For understandable reasons, the fiscal mess in Greece has dominated the European economic headlines. But there are other developments that deserve attention. Amazingly, some politicians think Europe’s stagnant economy can be improved with more harmonization, more bureaucratization, and more centralization.
The EU Observer has a story about a French scheme to transform the eurozone into a supranational government.
French president Francois Hollande has called for a stronger more harmonised eurozone… “What threatens us is not too much Europe, but too little Europe,” he said in a letter published in the Journal du Dimanche. He called for a vanguard of countries that would lead the eurozone, which should have its own government, a “specific budget” and its own parliament. …French prime minister Manuel Valls Sunday said…France would prepare “concrete proposals” in the coming weeks. “We must learn the lessons and go much further,” he added, referring to the Greek crisis.
So why is anyone supposed to believe that adding a new layer of government is going to make Europe more prosperous?
In all likelihood, the French are pursuing this agenda for two selfish reasons.
- A “harmonised eurozone” means that all affected nations would have to abide by the same rules, and that inevitably means taxes and regulations are set at the most onerous levels. The French think that’s a good idea because it’s a way of undermining the competitiveness of other eurozone nations.
- A eurozone government with a “specific budget” sets the stage for more intergovernmental transfers in Europe. The French think that’s a good idea since they presumably could prop up their decrepit welfare state with money from taxpayers in nations such as Germany, Finland, and the Netherlands.
By the way,not all French politicians are totally misguided.
At least one of them is expressing more sensible ideas, as reported by the U.K.-based Telegraph.
France is “the sick man of Europe”, François Fillon, the former centre-Right prime minister, has said in an open letter to French president Francois Hollande, calling for urgent economic reforms.“The Greek tragedy shows that the threat of bankruptcy is not abstract,” according to Mr Fillon… French commentators writing about the Greek crisis in recent days have pointed out that France’s own national debt of more than €2 trillion (£1.4 trillion), amounting to 97.5 per cent of GDP, places it in the same league as Spain and other southern European countries.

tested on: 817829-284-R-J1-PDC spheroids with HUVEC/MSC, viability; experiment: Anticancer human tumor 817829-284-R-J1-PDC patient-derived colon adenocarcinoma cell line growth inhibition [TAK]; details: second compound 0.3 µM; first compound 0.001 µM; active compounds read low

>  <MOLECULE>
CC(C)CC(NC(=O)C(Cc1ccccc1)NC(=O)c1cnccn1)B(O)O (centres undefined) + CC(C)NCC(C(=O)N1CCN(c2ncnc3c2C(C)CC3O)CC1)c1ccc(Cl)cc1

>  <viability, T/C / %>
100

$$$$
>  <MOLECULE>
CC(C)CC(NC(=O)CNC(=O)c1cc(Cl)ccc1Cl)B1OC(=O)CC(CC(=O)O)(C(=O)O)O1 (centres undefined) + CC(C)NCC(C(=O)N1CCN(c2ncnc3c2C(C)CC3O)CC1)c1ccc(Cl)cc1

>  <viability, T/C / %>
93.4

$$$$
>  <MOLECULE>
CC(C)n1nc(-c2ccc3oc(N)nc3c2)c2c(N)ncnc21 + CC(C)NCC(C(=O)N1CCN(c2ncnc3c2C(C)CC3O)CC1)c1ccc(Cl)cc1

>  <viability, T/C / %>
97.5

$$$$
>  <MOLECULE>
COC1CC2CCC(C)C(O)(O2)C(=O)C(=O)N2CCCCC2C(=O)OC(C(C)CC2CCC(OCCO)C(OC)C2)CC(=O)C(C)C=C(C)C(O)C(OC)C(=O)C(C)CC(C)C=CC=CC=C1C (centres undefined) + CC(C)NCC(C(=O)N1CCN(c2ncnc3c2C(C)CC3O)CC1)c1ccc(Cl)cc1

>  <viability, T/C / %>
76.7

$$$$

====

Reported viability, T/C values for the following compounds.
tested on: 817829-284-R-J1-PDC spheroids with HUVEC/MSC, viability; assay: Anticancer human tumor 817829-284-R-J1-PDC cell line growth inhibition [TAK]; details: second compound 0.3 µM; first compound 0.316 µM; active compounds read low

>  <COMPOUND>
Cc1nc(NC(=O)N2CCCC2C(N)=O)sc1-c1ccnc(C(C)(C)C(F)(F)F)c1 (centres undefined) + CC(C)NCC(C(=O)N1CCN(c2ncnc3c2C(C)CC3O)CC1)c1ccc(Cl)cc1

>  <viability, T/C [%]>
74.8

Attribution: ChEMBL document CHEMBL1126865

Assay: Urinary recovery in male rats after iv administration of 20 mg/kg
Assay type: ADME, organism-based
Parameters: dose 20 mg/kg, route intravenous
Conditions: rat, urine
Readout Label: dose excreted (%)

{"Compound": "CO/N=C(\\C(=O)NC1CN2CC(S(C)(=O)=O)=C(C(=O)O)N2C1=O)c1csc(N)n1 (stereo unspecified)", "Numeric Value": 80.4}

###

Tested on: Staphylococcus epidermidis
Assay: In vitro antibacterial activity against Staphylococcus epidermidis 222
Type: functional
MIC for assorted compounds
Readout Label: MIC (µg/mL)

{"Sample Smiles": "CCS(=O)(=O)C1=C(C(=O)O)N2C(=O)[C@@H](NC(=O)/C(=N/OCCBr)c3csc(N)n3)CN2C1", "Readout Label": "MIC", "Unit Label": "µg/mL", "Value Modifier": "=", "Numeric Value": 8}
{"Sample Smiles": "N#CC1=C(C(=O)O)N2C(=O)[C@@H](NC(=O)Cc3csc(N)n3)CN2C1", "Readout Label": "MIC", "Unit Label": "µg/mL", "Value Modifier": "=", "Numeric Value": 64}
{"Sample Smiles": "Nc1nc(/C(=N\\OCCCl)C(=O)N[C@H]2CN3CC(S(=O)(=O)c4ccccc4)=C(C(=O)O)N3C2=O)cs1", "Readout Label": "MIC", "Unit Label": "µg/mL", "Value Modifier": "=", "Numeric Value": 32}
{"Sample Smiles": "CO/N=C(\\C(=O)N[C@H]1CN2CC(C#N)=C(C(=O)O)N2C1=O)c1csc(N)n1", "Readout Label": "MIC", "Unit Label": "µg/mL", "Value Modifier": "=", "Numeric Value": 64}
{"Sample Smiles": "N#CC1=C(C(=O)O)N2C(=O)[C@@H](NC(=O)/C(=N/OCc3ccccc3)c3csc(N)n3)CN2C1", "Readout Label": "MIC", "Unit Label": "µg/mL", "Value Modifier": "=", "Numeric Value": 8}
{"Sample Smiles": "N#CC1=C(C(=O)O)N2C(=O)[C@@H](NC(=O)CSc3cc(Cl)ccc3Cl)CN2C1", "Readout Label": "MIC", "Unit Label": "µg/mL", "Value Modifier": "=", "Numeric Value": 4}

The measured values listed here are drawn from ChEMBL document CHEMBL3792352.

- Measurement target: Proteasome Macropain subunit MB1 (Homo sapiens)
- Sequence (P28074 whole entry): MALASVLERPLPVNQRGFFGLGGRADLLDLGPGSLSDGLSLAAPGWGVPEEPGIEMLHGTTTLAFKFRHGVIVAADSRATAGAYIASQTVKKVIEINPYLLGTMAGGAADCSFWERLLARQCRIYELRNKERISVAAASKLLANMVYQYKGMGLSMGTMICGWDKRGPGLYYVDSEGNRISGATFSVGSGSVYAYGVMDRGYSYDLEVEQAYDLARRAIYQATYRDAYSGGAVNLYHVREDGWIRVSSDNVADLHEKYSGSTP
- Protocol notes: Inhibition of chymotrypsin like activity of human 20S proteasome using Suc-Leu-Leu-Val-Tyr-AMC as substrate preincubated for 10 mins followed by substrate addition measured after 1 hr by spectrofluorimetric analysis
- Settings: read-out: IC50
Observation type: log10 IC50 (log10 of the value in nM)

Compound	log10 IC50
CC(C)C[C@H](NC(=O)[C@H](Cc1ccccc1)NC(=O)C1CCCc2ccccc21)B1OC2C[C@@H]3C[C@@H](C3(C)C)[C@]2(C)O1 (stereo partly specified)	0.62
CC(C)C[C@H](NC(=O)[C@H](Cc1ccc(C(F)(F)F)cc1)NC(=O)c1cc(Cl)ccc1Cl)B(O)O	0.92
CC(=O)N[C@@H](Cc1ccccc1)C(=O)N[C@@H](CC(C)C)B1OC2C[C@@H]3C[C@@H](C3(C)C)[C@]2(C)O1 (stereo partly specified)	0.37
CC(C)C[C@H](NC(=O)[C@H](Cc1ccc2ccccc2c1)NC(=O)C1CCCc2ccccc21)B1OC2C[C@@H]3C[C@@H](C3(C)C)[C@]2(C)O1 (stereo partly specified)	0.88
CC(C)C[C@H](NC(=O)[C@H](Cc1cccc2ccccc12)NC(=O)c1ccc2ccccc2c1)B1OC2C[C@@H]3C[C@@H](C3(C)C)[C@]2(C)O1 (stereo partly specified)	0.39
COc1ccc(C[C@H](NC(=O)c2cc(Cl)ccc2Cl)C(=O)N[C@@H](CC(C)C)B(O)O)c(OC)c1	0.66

Moreover, I’m not sure that Monsieur Fillon is a credible spokesman for smaller government and free markets since he served during the statist tenure of President Sarkozy.
Here’s a news report on the phenomenon.
And just in case you think this is merely anecdotal data, here’s a table showing the nations that lost the most millionaires since 2000.
In the case of China and India, rich people leave because they want to establish a domicile in a developed nation.
But successful people escape France in spite of its first-world attributes.
Let’s now cross the Pyrenees and see what’s happening in Spain.
Our Keynesian friends, as well as other big spenders, are always trumpeting the value of infrastructure projects because they ostensibly pump money into an economy.
I’ve made the point that such outlays should be judged using cost-benefit analysis. Well, it appears that Spain listened to the wrong people. It got a €10,000 return on an infrastructure “investment” of €1,100,000,000.
One of Spain’s “ghost airports”—expensive projects that were virtually unused—received just one bid in a bankruptcy auction after costing about €1.1 billion ($1.2 billion) to build. The buyer’s offer: €10,000. Ciudad Real’s Central airport, about 235 kilometers south of Madrid, became a symbol of the country’s wasteful spending.
Wow, and I thought Social Security was a bad deal.
But Spanish politicians should be known for more than just misguided boondoggles.
Between the hours of 2pm and 5pm you will struggle to find anyone in the Valencian town of Ador; the town’s inhabitants will have taken to their beds to catch their mandatory forty winks. The town’s summer siesta tradition is so deep-rooted the mayor has enshrined his citizen’s right to an afternoon snooze in law. …Ador could be the first town in Spain to actually make taking a siesta obligatory by law. …The new rules also stipulate that children should remain indoors:
One imagines the next step will be mandatory bed checks by new bureaucrats hired for just that purpose.
Though maybe they would need special permission to take their mandatory siestas from 11:00-2:00 so they would be free to harass the rest of the population between 2:00-5:00.
In any event, we can add mandatory siestas to our list of bizarre government-granted human rights.